July 5, 2014: A video surfaces online showing ISIS leader Abu Bakr al-Baghdadi as he makes his first and only major public appearance. Speaking at a mosque in Mosul, Iraq, al-Baghdadi declares himself the leader of all Muslims.

July 12, 2014: ISIS taunts the Muellers about the failed rescue operation in an email and announces a 30-day deadline for the ransom payment -- ending just two days before Kayla's 26th birthday.

August - Late September 2014: Kayla is believed to be held at a specific prison in Raqqa.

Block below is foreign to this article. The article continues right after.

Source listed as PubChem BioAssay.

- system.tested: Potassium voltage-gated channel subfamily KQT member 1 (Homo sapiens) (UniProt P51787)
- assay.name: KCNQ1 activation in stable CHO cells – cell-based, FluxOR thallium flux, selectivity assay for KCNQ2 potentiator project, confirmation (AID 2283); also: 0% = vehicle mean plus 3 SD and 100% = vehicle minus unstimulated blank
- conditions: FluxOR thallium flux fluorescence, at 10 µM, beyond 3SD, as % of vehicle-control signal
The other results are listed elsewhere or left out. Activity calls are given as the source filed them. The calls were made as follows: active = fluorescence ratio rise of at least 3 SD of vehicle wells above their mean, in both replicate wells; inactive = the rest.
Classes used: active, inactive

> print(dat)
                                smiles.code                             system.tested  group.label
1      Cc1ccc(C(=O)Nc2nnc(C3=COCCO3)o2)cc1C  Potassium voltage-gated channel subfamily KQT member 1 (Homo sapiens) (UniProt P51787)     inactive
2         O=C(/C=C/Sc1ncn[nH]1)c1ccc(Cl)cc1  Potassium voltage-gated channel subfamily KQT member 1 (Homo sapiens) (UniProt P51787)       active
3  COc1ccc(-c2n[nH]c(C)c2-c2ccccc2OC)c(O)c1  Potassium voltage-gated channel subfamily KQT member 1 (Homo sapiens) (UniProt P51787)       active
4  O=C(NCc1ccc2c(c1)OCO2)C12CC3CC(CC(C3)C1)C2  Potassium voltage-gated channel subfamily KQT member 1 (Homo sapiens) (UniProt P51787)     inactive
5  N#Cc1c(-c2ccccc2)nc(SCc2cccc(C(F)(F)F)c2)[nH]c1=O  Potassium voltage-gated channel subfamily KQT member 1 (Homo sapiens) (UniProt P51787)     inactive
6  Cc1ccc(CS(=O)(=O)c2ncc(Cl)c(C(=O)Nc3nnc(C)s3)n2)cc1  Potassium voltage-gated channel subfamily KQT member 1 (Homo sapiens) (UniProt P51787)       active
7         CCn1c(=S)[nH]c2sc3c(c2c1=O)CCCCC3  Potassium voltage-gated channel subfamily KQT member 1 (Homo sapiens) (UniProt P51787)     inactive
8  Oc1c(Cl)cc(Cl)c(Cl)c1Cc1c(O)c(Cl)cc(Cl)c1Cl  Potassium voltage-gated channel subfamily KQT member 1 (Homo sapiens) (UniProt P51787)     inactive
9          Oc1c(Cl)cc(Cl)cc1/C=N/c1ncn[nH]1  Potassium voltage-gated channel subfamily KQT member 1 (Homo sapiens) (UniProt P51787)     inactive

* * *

Aug. 8, 2014: The U.S.-led coalition begins aerial bombing of ISIS targets inside Iraq.

Aug. 10, 2014: With the deadline approaching, Kayla's father, Carl Mueller, records a video in which he pleads for Kayla's life. "Kayla is not your enemy," Carl says. "I ask that you give me more time to secure our daughter's safe release."

Aug. 12, 2014: The deadline for the ransom payment passes with no news.

Aug. 14, 2014: Kayla turns 26 years old.

Aug. 19, 2014: A video appears online showing another American hostage, journalist James Foley, who is believed to have been held at same locations as Kayla, as he is beheaded by a black-clad ISIS fighter later dubbed "Jihadi John." The killer demands the U.S. stop airstrikes against ISIS targets and threatens the life of another American journalist, Steven Sotloff.